French Defense Minister: Gadhafi Forces Wavering


French Foreign Minister Alain Juppe said Thursday that coalition airstrikes against Libya had been a "success" and would continue.

France's defense minister, meanwhile, said intercepted communications showed that some forces under Moammar Gadhafi are wavering in their support of the Libyan leader.

"We will continue with the airstrikes," Juppe told RTL radio, adding that the strikes were "only targeting military sites and nothing else."

He said the air campaign was a "success" and would carry on "as long as necessary."

Juppe insisted the operation was aimed at protecting civilian populations from attacks by Gadhafi loyalists, and denied reports that airstrikes had killed civilians. "It is the exact opposite," he said.

He added that France was in favor of handing over responsibility for implementing a U.N.-approved "no-fly" zone to NATO.

At the same time, however, the coalition led by the United States, France and Britain should maintain political control over the campaign, especially strikes against military installations, he said.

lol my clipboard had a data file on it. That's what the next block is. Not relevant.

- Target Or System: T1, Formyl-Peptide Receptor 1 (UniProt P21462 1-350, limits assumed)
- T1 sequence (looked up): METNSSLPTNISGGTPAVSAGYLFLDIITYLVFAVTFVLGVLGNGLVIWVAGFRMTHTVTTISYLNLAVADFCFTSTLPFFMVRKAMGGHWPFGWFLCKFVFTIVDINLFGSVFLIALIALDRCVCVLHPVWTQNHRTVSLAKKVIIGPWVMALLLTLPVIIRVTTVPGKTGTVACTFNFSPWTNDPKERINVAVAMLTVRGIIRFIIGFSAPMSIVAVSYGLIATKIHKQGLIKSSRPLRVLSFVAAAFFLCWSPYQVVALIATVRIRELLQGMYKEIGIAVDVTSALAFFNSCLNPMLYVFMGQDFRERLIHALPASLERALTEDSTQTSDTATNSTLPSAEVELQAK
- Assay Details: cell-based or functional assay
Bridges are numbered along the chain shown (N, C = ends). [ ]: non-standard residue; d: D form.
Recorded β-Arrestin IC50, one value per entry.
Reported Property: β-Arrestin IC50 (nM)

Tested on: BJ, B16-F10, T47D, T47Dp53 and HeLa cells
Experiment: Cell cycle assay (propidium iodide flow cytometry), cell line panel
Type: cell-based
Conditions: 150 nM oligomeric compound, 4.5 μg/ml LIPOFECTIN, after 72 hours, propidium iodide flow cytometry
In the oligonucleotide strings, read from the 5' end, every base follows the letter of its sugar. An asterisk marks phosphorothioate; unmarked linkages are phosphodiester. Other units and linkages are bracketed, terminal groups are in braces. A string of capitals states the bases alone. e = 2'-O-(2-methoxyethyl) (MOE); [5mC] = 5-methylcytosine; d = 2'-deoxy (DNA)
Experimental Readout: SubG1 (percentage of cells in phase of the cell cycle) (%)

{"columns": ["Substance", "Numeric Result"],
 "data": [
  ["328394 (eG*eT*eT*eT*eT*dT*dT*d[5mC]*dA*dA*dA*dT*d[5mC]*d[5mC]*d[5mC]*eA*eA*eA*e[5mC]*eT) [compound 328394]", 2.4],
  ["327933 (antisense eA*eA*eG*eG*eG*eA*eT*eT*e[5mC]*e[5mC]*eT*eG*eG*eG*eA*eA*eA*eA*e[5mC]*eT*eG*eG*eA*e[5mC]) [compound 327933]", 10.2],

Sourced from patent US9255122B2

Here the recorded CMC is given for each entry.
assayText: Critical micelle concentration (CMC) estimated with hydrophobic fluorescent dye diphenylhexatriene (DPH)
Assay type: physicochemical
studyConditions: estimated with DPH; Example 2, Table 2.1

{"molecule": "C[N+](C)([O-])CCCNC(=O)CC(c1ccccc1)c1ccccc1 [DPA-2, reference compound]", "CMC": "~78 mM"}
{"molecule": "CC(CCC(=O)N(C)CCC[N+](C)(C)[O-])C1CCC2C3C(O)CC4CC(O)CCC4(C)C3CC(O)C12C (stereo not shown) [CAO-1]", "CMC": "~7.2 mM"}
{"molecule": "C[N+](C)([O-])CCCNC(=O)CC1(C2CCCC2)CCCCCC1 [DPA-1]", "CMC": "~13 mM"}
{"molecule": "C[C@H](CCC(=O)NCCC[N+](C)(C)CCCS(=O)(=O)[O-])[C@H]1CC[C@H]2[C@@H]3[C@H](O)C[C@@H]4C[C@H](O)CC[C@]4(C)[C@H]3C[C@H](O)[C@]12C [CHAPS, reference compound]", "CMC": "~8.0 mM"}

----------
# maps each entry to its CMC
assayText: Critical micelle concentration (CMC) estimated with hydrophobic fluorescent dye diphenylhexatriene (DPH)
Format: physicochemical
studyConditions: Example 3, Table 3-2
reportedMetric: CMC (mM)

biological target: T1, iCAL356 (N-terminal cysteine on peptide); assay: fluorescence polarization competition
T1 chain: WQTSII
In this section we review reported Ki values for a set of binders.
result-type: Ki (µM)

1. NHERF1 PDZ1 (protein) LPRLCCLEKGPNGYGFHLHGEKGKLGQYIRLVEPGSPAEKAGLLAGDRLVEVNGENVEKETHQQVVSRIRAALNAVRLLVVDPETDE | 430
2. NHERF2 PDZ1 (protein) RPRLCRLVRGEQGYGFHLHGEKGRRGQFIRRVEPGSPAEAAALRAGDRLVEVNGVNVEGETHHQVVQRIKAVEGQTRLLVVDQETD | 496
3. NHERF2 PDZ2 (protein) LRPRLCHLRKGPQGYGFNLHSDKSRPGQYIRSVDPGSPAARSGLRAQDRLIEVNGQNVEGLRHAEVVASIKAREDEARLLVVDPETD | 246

The foreign minister predicted that Gadhafi would soon fall, even if his ouster from power is not part of the enabling U.N. Security Council Resolution's mandate.

"I am convinced that in Tripoli some people (in power) are beginning to ask themselves questions: can we continue with a dictator who -- without being excessive -- is crazy?” he said.

Coalition forces are acting under U.N. Resolution 1973 authorizing "all necessary means" to protect civilians, including enforcing a no-fly zone.

In the context of uprisings across the Arab world, it is difficult to imagine "that a regime embodied by someone like Gadhafi can last long," Juppe added.

"But we think that it is the Libyans that should decide."

French defense minister Gerard Languet, in a separate interview with broadcaster Europe 1, said there were signs that soldiers fighting under Gadhafi realized that there is "no way out."

Over a period of four decades, the Libyan leader "has woven a web of support with soldiers who are tied to his success or failure," Languet said.

"These soldiers are in the process of realizing -- we know this from listening posts -- that Gadhafi has no way out in his struggle. We sense that they are vacillating," he said.

The minister also confirmed that there would be new airstrikes by coalition forces.